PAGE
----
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From Historical Hastings
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fairness with this principle of action, irrespective of editorial wrongs or H.I.P. malevolence; and doing this as a public duty and nothing more, we neither expect thanksgiving nor ask for it. . . . . . . Mr. T.B. Williams lost the day by a considerable number - a proof of one of two things; either that H.I.P influence is much less powerful than it was or that H.I.P. wisdom is prevailing over its intolerance; or it may be a proof of both. The poll showed the following results: Wingfield, 393; Vidler, 302; Gutsell, 281; and Emary, 242; Williams (the unsuccessful candidate), 169” }}

The publisher of the News at this time was Mr. John Ransom, and the editor was his brother, Mr. William Ransom.

Town Council Meetings

Although as shewn in the above quoted article, a modicum of check had been given to the sway of the H.I.P.S. it had not altogether destroyed the power of that dominant clique. They had succeeded in returning Mr. Vidler, one of their most active members as the second-best man on the poll, and although the election of a Tory at the top by so large a majority was a surprise, his sturdy independence, as it was called, they thought might be of service to them in the matter of voting. In any case, the energetic spirit of Ald. Ross had not been greatly subdued, if his own words might be taken as an index. At the time when he objected to Eversfield Place being named after the lord of the manor and owner of the ground, he likened what he called the “petty pride” of Mr. Eversfield to that of Mr. Robertson, who had been instrumental in the erection of Robertson Street. The success of this “petty pride” was all the more obnoxious as being the means of perpetuating the names of Tories. An early settler in Robertson Street, in a facetious strain that was peculiarly his own, declared the condition to be “well-balanced”; for whilst there was petty pride on one side there was petty spite on the other”.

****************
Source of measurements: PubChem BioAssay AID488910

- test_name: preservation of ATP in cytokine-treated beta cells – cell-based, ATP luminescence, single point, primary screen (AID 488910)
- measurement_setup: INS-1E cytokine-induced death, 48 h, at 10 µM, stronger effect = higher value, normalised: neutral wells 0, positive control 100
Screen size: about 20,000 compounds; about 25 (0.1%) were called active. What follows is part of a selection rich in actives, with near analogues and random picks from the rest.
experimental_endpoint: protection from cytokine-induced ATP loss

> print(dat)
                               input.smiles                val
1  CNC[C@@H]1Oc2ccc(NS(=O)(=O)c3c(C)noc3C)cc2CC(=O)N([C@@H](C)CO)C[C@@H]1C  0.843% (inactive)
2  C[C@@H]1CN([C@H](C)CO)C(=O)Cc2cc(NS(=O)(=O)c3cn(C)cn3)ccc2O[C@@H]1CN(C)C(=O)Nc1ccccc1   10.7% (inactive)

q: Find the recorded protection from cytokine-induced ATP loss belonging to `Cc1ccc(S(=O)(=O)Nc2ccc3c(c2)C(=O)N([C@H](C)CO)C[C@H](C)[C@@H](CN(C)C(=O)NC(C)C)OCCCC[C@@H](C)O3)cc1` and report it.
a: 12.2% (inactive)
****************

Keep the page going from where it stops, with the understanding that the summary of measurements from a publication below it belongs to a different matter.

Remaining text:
In addition to the movement against St Leonards, Mr. Ross’s proposition (contrary to the advice of the Town Clerk and others) for a legal tilt at the Woods and Forest Commissioners, re the Claremont road was also a failure; and the Council’s case as defendants in the bathing license case – (Mace against Philcox) shared the same expensive fate. Under such conditions it was, perhaps, not unnatural for a feeling of irritation in Mr. Ross’s active -